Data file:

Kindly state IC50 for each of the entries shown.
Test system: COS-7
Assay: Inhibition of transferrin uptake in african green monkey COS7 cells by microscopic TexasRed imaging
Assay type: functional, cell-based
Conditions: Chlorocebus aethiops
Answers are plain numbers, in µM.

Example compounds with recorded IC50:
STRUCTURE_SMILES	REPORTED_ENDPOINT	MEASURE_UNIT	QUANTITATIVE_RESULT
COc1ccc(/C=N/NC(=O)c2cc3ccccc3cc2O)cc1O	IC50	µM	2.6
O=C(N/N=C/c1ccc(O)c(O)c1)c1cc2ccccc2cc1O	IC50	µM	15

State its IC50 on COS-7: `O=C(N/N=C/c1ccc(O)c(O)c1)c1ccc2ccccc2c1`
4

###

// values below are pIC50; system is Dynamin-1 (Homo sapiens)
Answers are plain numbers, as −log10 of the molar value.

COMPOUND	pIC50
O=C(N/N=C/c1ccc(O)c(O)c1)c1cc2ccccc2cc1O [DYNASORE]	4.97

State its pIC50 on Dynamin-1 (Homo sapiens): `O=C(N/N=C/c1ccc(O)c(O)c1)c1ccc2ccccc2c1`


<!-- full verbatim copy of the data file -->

Kindly state IC50 for each of the entries shown.
Test system: COS-7
Assay: Inhibition of transferrin uptake in african green monkey COS7 cells by microscopic TexasRed imaging
Assay type: functional, cell-based
Conditions: Chlorocebus aethiops
Answers are plain numbers, in µM.

Example compounds with recorded IC50:
STRUCTURE_SMILES	REPORTED_ENDPOINT	MEASURE_UNIT	QUANTITATIVE_RESULT
COc1ccc(/C=N/NC(=O)c2cc3ccccc3cc2O)cc1O	IC50	µM	2.6
O=C(N/N=C/c1ccc(O)c(O)c1)c1cc2ccccc2cc1O	IC50	µM	15

State its IC50 on COS-7: `O=C(N/N=C/c1ccc(O)c(O)c1)c1ccc2ccccc2c1`
4

###

// values below are pIC50; system is Dynamin-1 (Homo sapiens)
Answers are plain numbers, as −log10 of the molar value.

COMPOUND	pIC50
O=C(N/N=C/c1ccc(O)c(O)c1)c1cc2ccccc2cc1O [DYNASORE]	4.97

State its pIC50 on Dynamin-1 (Homo sapiens): `O=C(N/N=C/c1ccc(O)c(O)c1)c1ccc2ccccc2c1`